The Unpredictable Dance Of Fuel Prices

Fuel prices and its large dynamic market are dependent on many factors. Today, it is more than important that we realize how unpredictable it can be. We also must embrace the importance of following daily news, overseas events, and how it might or might not affect fuel price. Something that drives the trucking industry and the US as a country. And after recent catastrophic events, let’s discover what actually makes fuel prices go up and down, and how some lesser-known factors can affect it.

 

Unpredictable Geopolitical Events & Tax

 

From the ongoing US-China trade wars all the way to the middle east’s recent events where an attack on Saudi Arabia oil facilities has destroyed 5% of the world’s oil supply.

 

For the trucking industry, it raises many questions whether fuel prices will go up or not, and if yes – by how much. While it got people worried about a possible leap in the prices of petrol and diesel, it is not necessarily an indicator that the prices will skyrocket.

 

According to Philip Gomm from the RAC Foundation, the biggest thing isn’t what’s going on in Saudi or Iran, it’s the Chancellor of the Exchequer and that’s because around 60% of the fuel price that is paid is a tax. A tax that is a mixture of fuel duty and VAT could be a reason that we don’t necessarily see a jump of the prices at the pumps, even ff the base price of the oil doubles.

 

 

 

 

The Exchange Rate & Wholesale Prices

 

The exchange rate is also an important element when it comes to fuel prices.  Oil is priced and traded in dollars and if the exchange rate is weak it will result in costing more in pounds to buy that fuel.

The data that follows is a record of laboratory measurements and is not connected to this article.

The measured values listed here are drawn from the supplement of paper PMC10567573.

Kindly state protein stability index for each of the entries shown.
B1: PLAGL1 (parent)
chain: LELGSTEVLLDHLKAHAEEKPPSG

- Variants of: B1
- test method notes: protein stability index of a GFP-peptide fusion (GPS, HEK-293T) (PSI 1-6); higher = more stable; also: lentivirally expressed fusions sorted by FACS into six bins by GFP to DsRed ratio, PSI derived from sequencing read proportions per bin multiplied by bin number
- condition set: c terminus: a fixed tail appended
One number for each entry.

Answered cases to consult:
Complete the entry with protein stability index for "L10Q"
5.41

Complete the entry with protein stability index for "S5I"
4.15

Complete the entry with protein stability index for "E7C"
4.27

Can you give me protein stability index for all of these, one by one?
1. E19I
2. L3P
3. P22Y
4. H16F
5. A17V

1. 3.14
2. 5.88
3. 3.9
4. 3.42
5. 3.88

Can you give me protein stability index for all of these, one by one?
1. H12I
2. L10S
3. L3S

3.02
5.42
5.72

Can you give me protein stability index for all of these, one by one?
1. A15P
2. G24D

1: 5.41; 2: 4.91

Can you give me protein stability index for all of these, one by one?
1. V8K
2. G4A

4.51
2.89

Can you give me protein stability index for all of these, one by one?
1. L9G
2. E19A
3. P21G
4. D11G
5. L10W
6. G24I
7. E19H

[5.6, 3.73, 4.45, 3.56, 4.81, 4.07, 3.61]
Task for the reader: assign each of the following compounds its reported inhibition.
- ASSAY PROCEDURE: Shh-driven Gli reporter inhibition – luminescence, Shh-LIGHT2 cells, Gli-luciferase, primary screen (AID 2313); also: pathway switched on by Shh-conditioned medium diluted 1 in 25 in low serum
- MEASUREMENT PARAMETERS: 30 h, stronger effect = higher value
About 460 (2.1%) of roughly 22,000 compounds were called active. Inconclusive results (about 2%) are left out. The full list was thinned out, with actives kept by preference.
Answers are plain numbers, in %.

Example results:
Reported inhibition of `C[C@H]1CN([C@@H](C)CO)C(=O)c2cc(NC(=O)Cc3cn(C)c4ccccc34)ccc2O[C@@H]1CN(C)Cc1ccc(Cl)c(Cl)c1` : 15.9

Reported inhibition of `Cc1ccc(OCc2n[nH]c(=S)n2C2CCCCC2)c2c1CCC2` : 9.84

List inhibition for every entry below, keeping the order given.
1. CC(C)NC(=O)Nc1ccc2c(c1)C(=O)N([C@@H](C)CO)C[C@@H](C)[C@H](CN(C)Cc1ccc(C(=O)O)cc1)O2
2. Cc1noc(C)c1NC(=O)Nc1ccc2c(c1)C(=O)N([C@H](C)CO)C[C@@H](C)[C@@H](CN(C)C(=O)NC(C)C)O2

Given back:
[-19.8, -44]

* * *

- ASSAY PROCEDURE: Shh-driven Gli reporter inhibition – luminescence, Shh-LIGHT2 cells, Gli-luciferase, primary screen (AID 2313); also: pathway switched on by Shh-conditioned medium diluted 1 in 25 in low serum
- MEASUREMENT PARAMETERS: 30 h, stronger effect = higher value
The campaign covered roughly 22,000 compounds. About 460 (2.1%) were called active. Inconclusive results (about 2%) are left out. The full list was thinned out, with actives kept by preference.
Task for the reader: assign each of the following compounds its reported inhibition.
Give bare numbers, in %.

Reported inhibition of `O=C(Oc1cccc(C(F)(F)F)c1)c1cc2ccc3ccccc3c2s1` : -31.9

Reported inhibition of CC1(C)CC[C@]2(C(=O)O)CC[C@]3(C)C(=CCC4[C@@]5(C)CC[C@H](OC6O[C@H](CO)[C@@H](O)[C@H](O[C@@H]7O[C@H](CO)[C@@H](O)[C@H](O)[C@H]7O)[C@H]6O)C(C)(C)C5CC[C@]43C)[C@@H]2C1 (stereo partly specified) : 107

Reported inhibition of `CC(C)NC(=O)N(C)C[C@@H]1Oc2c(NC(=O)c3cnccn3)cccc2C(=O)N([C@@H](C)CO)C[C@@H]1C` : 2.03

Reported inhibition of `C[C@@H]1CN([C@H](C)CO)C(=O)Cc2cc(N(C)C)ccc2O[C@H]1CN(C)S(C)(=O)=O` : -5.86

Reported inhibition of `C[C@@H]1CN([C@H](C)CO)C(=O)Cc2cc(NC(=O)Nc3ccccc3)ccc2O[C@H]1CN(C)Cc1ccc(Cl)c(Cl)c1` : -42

The wholesale price comes into play as well, in today’s dance of fuel prices as it defines how much the oil costs when it leaves the refinery. That will eventually become the price retailers pay for it.

 

When supply is disrupted – such as an attack on an oilfield – wholesale prices go up.

 

The wholesale price is expected to go up quite rapidly, but then again, it will take a couple of weeks for that to get passed on to drivers and affect them directly. But because it is not known how long the supply will remain to be disrupted, it becomes almost impossible to predict how much fuel costs will increase, or for how long.

 

Following Future Events

 

With no signs of a shortage of oil across the globe, and fuel market’s ability to adjust to the loss for political reasons and lessons learned from Venezuela and Iran, the current situation is strongly under control.

 

And the cost of a barrel of oil is soaring since the Saudi attack with a price of roughly $65 (£52.20) a barrel, just proves that as we are still miles off the historic $143 (£114) a barrel in 2008.

 

However if tensions will turn into a conflict in the Middle East, that will tell a completely different story with production facilities, trading routes and pipelines becoming vulnerable to future attacks – which could result in prices jump long-term.

 

 

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Paul Mark